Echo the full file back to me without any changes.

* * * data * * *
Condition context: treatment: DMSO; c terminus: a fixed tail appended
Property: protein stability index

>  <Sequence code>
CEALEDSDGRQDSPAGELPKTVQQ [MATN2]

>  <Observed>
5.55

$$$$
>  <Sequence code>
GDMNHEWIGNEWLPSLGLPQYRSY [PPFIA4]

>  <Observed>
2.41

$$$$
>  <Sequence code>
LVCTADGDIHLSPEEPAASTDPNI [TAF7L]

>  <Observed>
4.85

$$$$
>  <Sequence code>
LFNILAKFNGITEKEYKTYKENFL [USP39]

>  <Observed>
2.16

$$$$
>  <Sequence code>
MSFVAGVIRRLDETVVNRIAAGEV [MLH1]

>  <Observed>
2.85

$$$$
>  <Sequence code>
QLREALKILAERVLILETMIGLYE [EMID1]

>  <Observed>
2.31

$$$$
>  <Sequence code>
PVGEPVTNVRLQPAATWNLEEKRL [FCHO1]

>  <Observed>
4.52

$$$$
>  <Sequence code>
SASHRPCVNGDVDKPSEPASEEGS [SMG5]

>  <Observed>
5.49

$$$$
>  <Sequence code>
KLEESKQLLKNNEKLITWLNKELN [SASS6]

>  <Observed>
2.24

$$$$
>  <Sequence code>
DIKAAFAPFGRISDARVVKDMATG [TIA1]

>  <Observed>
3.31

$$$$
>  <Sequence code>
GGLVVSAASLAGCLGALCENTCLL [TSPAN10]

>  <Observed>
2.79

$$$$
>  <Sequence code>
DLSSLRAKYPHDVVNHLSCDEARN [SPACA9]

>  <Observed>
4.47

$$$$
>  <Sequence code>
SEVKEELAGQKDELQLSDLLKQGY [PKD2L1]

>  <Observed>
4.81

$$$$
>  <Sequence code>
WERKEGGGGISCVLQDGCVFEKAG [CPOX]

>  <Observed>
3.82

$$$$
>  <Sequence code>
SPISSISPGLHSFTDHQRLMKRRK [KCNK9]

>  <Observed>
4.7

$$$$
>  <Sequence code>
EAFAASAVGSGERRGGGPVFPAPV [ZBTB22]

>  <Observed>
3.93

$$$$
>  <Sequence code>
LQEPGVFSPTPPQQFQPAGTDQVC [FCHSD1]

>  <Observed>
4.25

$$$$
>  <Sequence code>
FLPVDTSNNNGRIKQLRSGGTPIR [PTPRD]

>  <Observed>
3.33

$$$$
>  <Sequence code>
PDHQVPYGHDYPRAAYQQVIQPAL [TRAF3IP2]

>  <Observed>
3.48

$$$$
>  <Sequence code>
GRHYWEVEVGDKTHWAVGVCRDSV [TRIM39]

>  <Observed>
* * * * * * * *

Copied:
Condition context: treatment: DMSO; c terminus: a fixed tail appended
Property: protein stability index

>  <Sequence code>
CEALEDSDGRQDSPAGELPKTVQQ [MATN2]

>  <Observed>
5.55

$$$$
>  <Sequence code>
GDMNHEWIGNEWLPSLGLPQYRSY [PPFIA4]

>  <Observed>
2.41

$$$$
>  <Sequence code>
LVCTADGDIHLSPEEPAASTDPNI [TAF7L]

>  <Observed>
4.85

$$$$
>  <Sequence code>
LFNILAKFNGITEKEYKTYKENFL [USP39]

>  <Observed>
2.16

$$$$
>  <Sequence code>
MSFVAGVIRRLDETVVNRIAAGEV [MLH1]

>  <Observed>
2.85

$$$$
>  <Sequence code>
QLREALKILAERVLILETMIGLYE [EMID1]

>  <Observed>
2.31

$$$$
>  <Sequence code>
PVGEPVTNVRLQPAATWNLEEKRL [FCHO1]

>  <Observed>
4.52

$$$$
>  <Sequence code>
SASHRPCVNGDVDKPSEPASEEGS [SMG5]

>  <Observed>
5.49

$$$$
>  <Sequence code>
KLEESKQLLKNNEKLITWLNKELN [SASS6]

>  <Observed>
2.24

$$$$
>  <Sequence code>
DIKAAFAPFGRISDARVVKDMATG [TIA1]

>  <Observed>
3.31

$$$$
>  <Sequence code>
GGLVVSAASLAGCLGALCENTCLL [TSPAN10]

>  <Observed>
2.79

$$$$
>  <Sequence code>
DLSSLRAKYPHDVVNHLSCDEARN [SPACA9]

>  <Observed>
4.47

$$$$
>  <Sequence code>
SEVKEELAGQKDELQLSDLLKQGY [PKD2L1]

>  <Observed>
4.81

$$$$
>  <Sequence code>
WERKEGGGGISCVLQDGCVFEKAG [CPOX]

>  <Observed>
3.82

$$$$
>  <Sequence code>
SPISSISPGLHSFTDHQRLMKRRK [KCNK9]

>  <Observed>
4.7

$$$$
>  <Sequence code>
EAFAASAVGSGERRGGGPVFPAPV [ZBTB22]

>  <Observed>
3.93

$$$$
>  <Sequence code>
LQEPGVFSPTPPQQFQPAGTDQVC [FCHSD1]

>  <Observed>
4.25

$$$$
>  <Sequence code>
FLPVDTSNNNGRIKQLRSGGTPIR [PTPRD]

>  <Observed>
3.33

$$$$
>  <Sequence code>
PDHQVPYGHDYPRAAYQQVIQPAL [TRAF3IP2]

>  <Observed>
3.48

$$$$
>  <Sequence code>
GRHYWEVEVGDKTHWAVGVCRDSV [TRIM39]

>  <Observed>